On 10/11/12, a date that comes along once a century, the 75th Season of the UAAP came to an end. Like it has since 2008, the Ateneo de Manila University Blue Eagles once again stood atop the UAAP mountaintop, a king among the other beasts in Philippine collegiate basketball.
In this diamond year for the UAAP, these Eagles proved to be the unbreakable team. A team that weathered the pre-season news of Coach Norman Black’s departure from the bench, then dealt with Ateneo booster Manny V. Pangilinan withdrawing from the Ateneo sports program before the playoffs started. Any team that was made of weaker stuff could have easily folded and imploded from these events. Instead, this squad, gathered themselves and kept their eyes on the proverbial prize.
It can be argued that this Ateneo title against the University of Santo Tomas Growling Tigers was the most difficult in its current five-peat run to win. UST showed more desire and guts to engage in a war of attrition with the Blue and White than any team since the University of the East Red Warriors pushed the Finals to a Game Three back in 2009.
In fact, all four Ateneo-UST games from the regular season to the Finals were decided by five points or less. It’s a testament to the talent level of the boys from España as well as the motivational skills of Coach Pido Jarencio that the Tigers were able to return to the Finals for the first time since they won it all in 2006.
Redemption for ‘06
Speaking of that 2006 UST Title, everyone from Katipunan was frothing at the mouth before this Finals series started because it gave the Eagles a chance at redemption. 2006 was one of the few times that Ateneo entered a UAAP Finals and lost. The other instances were 2001 against La Salle and 2003 versus Far Eastern University.
In the Norman Black era, 2006 has been the only big blot in the coach’s otherwise sterling Finals resume. Consider then that Ateneo got back at La Salle both in 2002 and 2008, then got revenge versus FEU in 2010 and 2011. Call it vindictiveness, call it vengeance, call it payback. Whatever you choose to call 2012, know that to the Ateneo community, winning this title for Coach Black’s UAAP swansong was just as sweet because it meant exorcising the 2006 ghosts for former Eagles JC Intal, Macky Escalona, Doug Kramer and Ford Arao.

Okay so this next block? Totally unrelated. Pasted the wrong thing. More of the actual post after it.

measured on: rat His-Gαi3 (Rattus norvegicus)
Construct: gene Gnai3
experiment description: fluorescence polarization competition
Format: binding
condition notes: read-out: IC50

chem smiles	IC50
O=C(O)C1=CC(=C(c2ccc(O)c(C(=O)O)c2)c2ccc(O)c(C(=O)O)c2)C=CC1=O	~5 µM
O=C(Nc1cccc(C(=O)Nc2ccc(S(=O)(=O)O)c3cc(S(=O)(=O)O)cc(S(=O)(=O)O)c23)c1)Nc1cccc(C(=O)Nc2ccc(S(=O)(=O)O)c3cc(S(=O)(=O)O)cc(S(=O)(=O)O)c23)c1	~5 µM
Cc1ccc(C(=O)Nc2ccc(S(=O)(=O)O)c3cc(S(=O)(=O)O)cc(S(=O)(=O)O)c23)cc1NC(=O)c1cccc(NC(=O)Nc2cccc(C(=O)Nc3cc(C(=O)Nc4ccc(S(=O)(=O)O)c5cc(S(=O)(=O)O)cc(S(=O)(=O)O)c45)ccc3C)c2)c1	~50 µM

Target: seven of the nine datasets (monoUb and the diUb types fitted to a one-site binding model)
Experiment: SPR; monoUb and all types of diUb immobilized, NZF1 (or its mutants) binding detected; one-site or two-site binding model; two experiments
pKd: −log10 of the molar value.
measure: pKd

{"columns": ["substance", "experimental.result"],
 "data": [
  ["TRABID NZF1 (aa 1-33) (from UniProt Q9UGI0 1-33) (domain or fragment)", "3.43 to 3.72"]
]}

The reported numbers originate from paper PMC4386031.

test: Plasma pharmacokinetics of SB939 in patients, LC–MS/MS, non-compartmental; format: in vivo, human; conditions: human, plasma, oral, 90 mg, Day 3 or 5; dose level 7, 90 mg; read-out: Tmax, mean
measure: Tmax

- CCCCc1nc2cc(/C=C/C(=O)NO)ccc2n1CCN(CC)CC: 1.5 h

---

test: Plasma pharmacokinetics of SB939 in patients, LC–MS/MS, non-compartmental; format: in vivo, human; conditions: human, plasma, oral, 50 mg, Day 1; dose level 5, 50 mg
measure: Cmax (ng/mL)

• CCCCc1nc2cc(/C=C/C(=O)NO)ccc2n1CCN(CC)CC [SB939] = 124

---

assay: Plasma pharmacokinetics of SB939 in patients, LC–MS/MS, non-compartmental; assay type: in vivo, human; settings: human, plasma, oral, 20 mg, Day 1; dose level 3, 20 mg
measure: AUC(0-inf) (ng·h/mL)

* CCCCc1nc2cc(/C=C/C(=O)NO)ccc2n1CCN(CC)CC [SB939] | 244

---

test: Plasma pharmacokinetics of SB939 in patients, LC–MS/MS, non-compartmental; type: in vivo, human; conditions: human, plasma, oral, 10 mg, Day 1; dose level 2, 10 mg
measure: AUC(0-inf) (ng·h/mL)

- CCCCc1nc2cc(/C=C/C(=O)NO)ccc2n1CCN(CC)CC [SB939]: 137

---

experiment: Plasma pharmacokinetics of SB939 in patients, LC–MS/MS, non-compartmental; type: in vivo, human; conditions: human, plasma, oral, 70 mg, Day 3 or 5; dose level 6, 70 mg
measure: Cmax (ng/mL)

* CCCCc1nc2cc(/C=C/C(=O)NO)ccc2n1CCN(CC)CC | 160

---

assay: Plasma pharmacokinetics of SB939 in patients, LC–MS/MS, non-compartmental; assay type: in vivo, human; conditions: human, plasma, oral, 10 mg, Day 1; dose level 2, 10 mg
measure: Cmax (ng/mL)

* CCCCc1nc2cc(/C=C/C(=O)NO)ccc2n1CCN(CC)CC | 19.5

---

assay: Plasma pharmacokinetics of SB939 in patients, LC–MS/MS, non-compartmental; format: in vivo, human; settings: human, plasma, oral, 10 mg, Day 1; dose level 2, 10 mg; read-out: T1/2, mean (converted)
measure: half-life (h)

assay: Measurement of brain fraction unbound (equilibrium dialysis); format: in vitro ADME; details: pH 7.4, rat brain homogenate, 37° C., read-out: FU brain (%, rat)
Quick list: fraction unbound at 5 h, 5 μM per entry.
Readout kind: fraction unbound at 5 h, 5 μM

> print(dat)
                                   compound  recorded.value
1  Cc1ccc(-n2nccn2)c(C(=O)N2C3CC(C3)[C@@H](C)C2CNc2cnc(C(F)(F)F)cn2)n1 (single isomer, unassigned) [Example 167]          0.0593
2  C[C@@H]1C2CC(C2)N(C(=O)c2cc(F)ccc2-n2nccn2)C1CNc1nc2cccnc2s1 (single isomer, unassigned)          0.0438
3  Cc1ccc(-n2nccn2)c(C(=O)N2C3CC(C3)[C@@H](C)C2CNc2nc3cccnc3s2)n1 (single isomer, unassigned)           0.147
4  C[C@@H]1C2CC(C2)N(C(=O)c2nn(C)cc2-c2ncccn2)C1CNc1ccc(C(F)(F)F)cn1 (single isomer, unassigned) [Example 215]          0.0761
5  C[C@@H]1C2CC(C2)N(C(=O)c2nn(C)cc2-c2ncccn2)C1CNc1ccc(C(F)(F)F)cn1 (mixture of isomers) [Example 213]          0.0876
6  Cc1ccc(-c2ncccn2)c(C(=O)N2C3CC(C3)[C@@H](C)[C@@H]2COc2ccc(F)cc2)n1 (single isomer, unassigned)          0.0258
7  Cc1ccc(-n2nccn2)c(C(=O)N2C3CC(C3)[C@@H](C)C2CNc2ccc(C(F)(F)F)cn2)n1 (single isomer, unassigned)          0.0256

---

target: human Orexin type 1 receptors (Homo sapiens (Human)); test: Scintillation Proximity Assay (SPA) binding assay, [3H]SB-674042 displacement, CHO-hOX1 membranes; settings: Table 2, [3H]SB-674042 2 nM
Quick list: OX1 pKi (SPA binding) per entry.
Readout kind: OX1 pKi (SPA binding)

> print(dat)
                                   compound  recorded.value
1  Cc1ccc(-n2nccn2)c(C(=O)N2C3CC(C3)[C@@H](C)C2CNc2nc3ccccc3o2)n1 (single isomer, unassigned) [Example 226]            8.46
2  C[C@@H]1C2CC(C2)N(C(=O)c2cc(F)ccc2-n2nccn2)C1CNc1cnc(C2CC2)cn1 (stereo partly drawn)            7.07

The first quarter was marked by Kiefer Ravena exploding for nine early points. Meanwhile, in an inspired move, Jarencio’s pick of Kim Lo from his bench resulted in a surprising eight points, including two booming triples. The first quarter would end with the Growling Tigers leading 14-13 as Ateneo scoring was confined to Ravena and Slaughter.
The second quarter saw even more struggles on offense, particularly from the Blue Eagles. With Nico Salva unable to explode like he did in the first game, Slaughter was able to find some of the offense that seemed to have disappeared during the playoffs. The halftime score was knotted at 29-all in a defensive struggle far removed from the scoring showcase that was Game One.
If Salva and Ryan Buenafe were struggling to score, so were Aljon Mariano and Jeric Teng for UST. The two Tiger gunners combined for 47 huge points in the first game, but barely registered a squeak in this do-or-die contest. Instead, it was outgoing Sto. Tomas team captain Jeric Fortuna who put the “Comeback Cats” on his shoulders, mostly launching from beyond the arc but also scoring on a few floaters in the lane. With burly Karim Abdul frustrated by the Eagles’ defense and perhaps recognizing that his very short rotation ended up tiring his starters, Jarencio gave more playing time to seldom used bench players like Lo, Paolo Pe and the fresh-from-the-hospital Melo Afuang.